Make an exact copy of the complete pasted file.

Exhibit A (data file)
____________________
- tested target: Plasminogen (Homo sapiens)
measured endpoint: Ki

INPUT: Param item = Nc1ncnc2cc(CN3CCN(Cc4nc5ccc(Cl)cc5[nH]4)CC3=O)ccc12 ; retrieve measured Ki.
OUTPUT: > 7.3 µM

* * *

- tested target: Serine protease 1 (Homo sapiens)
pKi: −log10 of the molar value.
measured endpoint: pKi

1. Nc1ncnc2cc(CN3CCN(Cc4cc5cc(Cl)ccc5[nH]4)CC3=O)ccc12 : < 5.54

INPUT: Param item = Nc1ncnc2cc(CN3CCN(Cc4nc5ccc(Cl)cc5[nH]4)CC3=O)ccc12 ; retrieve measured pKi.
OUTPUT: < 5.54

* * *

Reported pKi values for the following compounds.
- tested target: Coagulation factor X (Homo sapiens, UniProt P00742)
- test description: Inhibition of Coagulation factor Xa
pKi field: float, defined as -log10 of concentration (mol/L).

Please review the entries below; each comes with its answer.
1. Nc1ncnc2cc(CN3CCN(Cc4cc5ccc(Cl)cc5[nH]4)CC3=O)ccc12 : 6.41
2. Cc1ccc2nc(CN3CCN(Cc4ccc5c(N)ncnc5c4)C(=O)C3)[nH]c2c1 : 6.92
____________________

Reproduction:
- tested target: Plasminogen (Homo sapiens)
measured endpoint: Ki

INPUT: Param item = Nc1ncnc2cc(CN3CCN(Cc4nc5ccc(Cl)cc5[nH]4)CC3=O)ccc12 ; retrieve measured Ki.
OUTPUT: > 7.3 µM

* * *

- tested target: Serine protease 1 (Homo sapiens)
pKi: −log10 of the molar value.
measured endpoint: pKi

1. Nc1ncnc2cc(CN3CCN(Cc4cc5cc(Cl)ccc5[nH]4)CC3=O)ccc12 : < 5.54

INPUT: Param item = Nc1ncnc2cc(CN3CCN(Cc4nc5ccc(Cl)cc5[nH]4)CC3=O)ccc12 ; retrieve measured pKi.
OUTPUT: < 5.54

* * *

Reported pKi values for the following compounds.
- tested target: Coagulation factor X (Homo sapiens, UniProt P00742)
- test description: Inhibition of Coagulation factor Xa
pKi field: float, defined as -log10 of concentration (mol/L).

Please review the entries below; each comes with its answer.
1. Nc1ncnc2cc(CN3CCN(Cc4cc5ccc(Cl)cc5[nH]4)CC3=O)ccc12 : 6.41
2. Cc1ccc2nc(CN3CCN(Cc4ccc5c(N)ncnc5c4)C(=O)C3)[nH]c2c1 : 6.92